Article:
2014-10-31 11:48:45

German income tax is deducted on a pay-as-you-earn basis. If your original country has a double taxation agreement with Germany, you must pay income tax.

In Germany, as in many other European countries, income tax is deducted at source on salaries according to the PAYE system (pay-as-you-earn). Income tax includes mandatory contributions such as unemployment, pension and health insurance, plus an additional solidarity contribution fixed at 5.5% of your monthly salary.

Germany has signed agreements with hundreds of countries to avoid double taxation. For a complete countries list, please visit the German Ministry of Finance website

Requirements for taxable residents

If you have worked more than 183 days in Germany and if your country has signed agreements with Germany to avoid double taxation (Doppelbesteurung), you must pay income tax in Germany. The fiscal year in Germany runs from January 1 to December 31. Non-residents are taxed on their German income only. 

Tax categories

Tax brackets are divided into 6 categories based on taxpayers' civil status (married, unmarried, with children etc.). Tax allowances and deductions may apply (professional expenses, mileage expenses etc..) If you're self-employed, you must pay for your income tax every quarter (based on your own income estimates) during the first year of activity. The following year, you will need to complete a single tax return. For more information, contact a tax advisor or contact the tax authorities in your municipality. 

Tax rates vary from 15% to 45% of your income.

File your tax return

Not everyone is required to file a tax return (Steuererklärung), however, it is always recommended. In certain cases, German residents have to make a tax return (Veranlagungspflicht), for example when working for several employers, if you have an additional income such as through rent or being on supplementary benefits like child support, etc.

The tax return has to be filed before the 31st of May. Additional time is granted if your tax return file is completed by a tax adviser. 

After obtaining your residency certificate the Finanzamt will have automatically assigned a tax identification number (Steuer-Identifikationsnummer) to you that you will keep lifelong and which is valid throughout all Bundesländer. This tax ID number is important and will be needed for many other administrative procedures in the country.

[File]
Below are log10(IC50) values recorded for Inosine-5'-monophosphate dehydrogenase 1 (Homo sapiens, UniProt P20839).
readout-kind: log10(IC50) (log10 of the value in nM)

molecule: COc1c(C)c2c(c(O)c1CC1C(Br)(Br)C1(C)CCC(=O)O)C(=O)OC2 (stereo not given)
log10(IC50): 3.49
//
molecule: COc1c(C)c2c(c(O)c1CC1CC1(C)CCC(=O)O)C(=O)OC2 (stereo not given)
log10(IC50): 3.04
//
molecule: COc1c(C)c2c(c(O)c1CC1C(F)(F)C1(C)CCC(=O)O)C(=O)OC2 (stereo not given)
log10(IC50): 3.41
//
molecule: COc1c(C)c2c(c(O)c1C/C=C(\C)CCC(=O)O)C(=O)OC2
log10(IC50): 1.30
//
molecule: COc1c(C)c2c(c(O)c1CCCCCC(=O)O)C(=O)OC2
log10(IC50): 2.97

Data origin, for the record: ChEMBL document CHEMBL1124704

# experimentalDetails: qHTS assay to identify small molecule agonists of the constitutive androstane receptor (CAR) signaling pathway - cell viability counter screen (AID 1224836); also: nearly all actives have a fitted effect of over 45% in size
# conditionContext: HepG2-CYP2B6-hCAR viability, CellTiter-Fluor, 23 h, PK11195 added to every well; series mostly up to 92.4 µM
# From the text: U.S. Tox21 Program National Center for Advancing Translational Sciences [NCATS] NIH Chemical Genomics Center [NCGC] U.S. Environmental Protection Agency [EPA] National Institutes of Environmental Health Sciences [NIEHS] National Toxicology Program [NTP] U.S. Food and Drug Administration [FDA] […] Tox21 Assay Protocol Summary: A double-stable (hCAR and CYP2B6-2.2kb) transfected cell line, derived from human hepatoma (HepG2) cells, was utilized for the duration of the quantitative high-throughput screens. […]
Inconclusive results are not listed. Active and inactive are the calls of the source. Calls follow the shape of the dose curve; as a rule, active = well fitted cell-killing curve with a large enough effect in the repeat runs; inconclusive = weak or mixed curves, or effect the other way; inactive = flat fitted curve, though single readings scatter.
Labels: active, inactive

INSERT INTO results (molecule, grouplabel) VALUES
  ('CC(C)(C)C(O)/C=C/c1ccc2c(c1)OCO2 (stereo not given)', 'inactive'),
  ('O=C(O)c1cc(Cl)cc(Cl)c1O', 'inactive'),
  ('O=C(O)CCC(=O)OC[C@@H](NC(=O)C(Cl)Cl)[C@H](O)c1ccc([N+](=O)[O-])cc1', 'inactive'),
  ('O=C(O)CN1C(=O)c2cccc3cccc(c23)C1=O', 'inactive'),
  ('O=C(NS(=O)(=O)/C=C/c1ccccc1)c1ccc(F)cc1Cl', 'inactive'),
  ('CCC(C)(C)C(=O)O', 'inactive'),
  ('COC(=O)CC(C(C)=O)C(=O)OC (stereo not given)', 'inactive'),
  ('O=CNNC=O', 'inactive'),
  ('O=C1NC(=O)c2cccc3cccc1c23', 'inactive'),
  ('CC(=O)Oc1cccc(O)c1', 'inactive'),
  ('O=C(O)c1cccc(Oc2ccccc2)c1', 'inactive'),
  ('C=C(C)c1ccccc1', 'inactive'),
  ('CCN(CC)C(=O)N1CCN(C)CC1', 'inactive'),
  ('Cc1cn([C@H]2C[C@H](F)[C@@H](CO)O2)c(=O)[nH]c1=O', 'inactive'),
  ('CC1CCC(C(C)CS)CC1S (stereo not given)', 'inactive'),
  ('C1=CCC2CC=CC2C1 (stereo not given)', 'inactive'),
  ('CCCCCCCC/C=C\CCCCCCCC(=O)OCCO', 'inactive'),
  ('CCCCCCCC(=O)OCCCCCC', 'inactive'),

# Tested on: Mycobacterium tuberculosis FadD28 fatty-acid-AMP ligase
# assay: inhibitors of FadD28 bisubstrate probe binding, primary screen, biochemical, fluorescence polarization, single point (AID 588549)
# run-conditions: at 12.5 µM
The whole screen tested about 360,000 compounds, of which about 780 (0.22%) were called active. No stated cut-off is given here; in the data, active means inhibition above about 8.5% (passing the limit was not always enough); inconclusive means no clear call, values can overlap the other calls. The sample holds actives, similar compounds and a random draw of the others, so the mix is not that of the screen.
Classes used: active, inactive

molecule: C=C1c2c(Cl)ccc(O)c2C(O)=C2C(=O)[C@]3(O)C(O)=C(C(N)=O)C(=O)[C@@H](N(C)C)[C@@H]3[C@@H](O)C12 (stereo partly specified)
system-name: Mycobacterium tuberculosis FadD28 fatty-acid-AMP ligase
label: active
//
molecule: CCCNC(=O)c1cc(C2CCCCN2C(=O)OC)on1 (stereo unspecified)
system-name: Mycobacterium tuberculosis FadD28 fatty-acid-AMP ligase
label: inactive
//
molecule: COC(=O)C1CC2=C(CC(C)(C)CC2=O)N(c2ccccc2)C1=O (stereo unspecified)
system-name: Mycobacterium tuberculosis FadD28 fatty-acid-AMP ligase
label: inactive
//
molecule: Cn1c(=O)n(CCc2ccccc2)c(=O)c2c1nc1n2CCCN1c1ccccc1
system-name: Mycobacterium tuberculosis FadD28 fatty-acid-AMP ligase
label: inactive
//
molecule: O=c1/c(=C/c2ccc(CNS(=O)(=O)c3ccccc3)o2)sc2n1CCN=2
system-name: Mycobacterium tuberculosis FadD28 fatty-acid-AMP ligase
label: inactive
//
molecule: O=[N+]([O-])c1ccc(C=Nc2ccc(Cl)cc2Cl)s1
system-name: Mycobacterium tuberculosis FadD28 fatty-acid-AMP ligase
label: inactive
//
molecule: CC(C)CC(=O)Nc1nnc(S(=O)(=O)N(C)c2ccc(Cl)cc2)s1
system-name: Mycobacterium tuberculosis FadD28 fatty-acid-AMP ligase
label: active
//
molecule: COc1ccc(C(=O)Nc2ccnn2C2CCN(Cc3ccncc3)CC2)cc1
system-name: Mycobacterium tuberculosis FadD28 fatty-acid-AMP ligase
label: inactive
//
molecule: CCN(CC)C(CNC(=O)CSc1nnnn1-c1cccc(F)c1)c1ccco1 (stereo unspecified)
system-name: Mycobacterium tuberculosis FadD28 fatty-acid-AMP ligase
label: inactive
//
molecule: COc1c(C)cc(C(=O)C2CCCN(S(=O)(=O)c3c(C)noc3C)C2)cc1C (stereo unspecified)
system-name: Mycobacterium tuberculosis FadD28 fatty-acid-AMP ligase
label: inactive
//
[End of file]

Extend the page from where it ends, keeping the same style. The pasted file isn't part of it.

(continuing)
Additionally, when having sent your first tax declaration or registering your own business you will also receive a local tax number (Steuernumer) allocated by your regional Finanzamt and which may change when moving house or getting married. Therefore you may go through several Steuernummern during your stay in Germany.

Thanks to the electronic tax card, all relevant tax changes made at your registry offices (Melderegister) such as marital status or the birth of a child etc. are automatically submitted to your employer to be taken into account for your wages and tax deductions. Your employer is required to record all wages and tax deductions for the last fiscal year which you then must attach to your tax return file, including all supporting documents and certifications related to your tax allowances, and send your file to your local tax office (Finanzamt).

 Good to know:

For questions regarding your tax return, declarations, applications and certificates, you can check with your local Finanzamt.

Most Germans use tax consultants when owning a business or earning additional money through property. However, even single households use tax declaration software like Smartsteuer or SteuerSparErklärung to submit the declaration online. There are many solutions available around €15 to €35 and you should check which suits your situation best.

The VAT rate on most goods is fixed at 19%.

 Useful links: 

German ministry of finance www.bundesfinanzministerium.de
German Central tax office www.bzst.de
Electronic tax card ELSTER www.elster.de

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